Monaco-based team poised to join F1 grid

A new entry to the Formula One club, simply called the Monaco F1 Racing Team, is set to be the first new team to join the circuit in several years and the announcement is causing quite a stir in the racing world.

Formula One is about to see its first new team in ages, and aptly, due to its long racing history, the team is set to be Monaco-based. The new squad, called the Monaco F1 Racing Team, is looking to use new racing rules to secure entry into the exclusive club that has traditionally been dominated by big corporations and car manufacturers.

Monaco Increase Management (MIM), who joined forces with Spanish-based Campos Racing in 2019, were in negotiations with then-boss of F1 Chase Carey, but the reaction by Carey was lukewarm and nothing concrete came of the talks.

The team was hoping to debut in 2021 when new racing regulations would come into effect, but last year’s interrupted season due to the Covid pandemic put the kibosh on those plans.

“The current Monaco F1 Racing Team Project was the first to actively discuss the possibility of an entry with the F1 governance as early as 2019 and we were set to set up a structure accordingly, realising the potential of the new Technical Regulation that was initially supposed to come into force in 2021 and was subsequently delayed because of the pandemic,” said Salvatore Gandolfo, Founder and CEO of MIM, in a press statement.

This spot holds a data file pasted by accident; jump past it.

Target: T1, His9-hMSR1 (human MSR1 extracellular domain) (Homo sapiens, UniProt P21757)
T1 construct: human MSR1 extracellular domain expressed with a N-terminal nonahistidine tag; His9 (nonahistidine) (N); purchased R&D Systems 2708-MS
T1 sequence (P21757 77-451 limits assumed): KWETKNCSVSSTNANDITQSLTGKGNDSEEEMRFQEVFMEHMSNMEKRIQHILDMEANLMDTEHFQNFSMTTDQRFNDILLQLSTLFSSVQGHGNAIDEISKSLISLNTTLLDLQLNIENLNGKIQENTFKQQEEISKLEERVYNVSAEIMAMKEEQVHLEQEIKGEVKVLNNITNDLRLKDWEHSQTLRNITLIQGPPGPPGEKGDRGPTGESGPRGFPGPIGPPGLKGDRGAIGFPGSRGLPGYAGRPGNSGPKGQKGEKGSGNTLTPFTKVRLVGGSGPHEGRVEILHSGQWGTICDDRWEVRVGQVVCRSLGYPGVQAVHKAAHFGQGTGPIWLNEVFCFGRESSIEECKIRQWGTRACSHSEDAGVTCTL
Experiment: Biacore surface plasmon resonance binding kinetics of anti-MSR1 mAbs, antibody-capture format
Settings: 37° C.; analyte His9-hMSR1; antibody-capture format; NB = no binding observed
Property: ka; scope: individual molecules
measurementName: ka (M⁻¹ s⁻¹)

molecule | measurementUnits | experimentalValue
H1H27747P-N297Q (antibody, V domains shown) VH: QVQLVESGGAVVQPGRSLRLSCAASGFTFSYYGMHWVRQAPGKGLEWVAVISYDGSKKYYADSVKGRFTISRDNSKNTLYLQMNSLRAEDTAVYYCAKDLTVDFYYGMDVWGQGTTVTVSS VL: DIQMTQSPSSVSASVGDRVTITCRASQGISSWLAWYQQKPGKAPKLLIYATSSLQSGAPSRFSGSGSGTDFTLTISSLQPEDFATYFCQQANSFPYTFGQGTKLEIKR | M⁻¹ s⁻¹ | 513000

The health situation delay was coupled with an accord put forth by F1 that said that any team wishing to join must pay a whopping $200 million (€165 million) “anti-dilution fee”, with the proceeds being evenly split between the current 10 teams on the Formula One roster. The fee is meant to protect the current prize money distribution system but is a big ask of anyone trying to break into the club.

Whilst this is officially on the books for 2021 to 2025, discussions with Formula One’s new chief, Stefano Domenicali, revealed a willingness to waive the massive fee.

“We believe that the recent statements of the new CEO, Stefano Domenicali, which suggest that the $200 million entry fee for new teams could be waived represent a step forward in the right direction,” said Gandolfo. “We appreciate the open attitude of both Stefano and the FIA and are ready to take the necessary steps in order to have our application finalised.”

The Automobile Club of Monaco has so far not raised objection to the name of the team, and if all goes ahead, the Monaco F1 Racing team will be the first to enter the fray since Haas in 2016.

Photo by Daniel Cristian on Unsplash